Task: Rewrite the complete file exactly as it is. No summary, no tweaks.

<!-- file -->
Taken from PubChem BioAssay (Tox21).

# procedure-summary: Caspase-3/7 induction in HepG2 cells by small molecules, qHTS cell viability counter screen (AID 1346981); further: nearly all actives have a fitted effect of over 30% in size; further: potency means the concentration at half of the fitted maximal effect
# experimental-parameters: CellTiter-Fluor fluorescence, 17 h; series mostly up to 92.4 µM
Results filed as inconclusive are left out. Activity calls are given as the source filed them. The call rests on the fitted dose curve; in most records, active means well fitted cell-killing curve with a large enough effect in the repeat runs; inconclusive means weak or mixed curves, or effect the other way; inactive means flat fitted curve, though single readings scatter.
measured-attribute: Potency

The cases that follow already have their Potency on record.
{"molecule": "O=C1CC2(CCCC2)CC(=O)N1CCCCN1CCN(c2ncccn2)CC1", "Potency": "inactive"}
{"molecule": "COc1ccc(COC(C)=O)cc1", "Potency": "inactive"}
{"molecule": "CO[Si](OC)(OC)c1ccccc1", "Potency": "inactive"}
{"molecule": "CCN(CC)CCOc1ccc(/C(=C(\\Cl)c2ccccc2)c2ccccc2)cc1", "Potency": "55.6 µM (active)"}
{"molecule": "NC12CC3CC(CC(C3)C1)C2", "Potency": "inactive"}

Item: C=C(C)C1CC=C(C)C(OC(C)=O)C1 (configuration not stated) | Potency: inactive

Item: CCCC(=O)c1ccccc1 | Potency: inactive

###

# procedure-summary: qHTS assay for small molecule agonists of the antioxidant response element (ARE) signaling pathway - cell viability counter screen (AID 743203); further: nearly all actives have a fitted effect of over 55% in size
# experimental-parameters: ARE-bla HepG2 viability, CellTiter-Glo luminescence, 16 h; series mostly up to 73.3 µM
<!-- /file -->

Taken from PubChem BioAssay (Tox21).

# procedure-summary: Caspase-3/7 induction in HepG2 cells by small molecules, qHTS cell viability counter screen (AID 1346981); further: nearly all actives have a fitted effect of over 30% in size; further: potency means the concentration at half of the fitted maximal effect
# experimental-parameters: CellTiter-Fluor fluorescence, 17 h; series mostly up to 92.4 µM
Results filed as inconclusive are left out. Activity calls are given as the source filed them. The call rests on the fitted dose curve; in most records, active means well fitted cell-killing curve with a large enough effect in the repeat runs; inconclusive means weak or mixed curves, or effect the other way; inactive means flat fitted curve, though single readings scatter.
measured-attribute: Potency

The cases that follow already have their Potency on record.
{"molecule": "O=C1CC2(CCCC2)CC(=O)N1CCCCN1CCN(c2ncccn2)CC1", "Potency": "inactive"}
{"molecule": "COc1ccc(COC(C)=O)cc1", "Potency": "inactive"}
{"molecule": "CO[Si](OC)(OC)c1ccccc1", "Potency": "inactive"}
{"molecule": "CCN(CC)CCOc1ccc(/C(=C(\\Cl)c2ccccc2)c2ccccc2)cc1", "Potency": "55.6 µM (active)"}
{"molecule": "NC12CC3CC(CC(C3)C1)C2", "Potency": "inactive"}

Item: C=C(C)C1CC=C(C)C(OC(C)=O)C1 (configuration not stated) | Potency: inactive

Item: CCCC(=O)c1ccccc1 | Potency: inactive

###

# procedure-summary: qHTS assay for small molecule agonists of the antioxidant response element (ARE) signaling pathway - cell viability counter screen (AID 743203); further: nearly all actives have a fitted effect of over 55% in size
# experimental-parameters: ARE-bla HepG2 viability, CellTiter-Glo luminescence, 16 h; series mostly up to 73.3 µM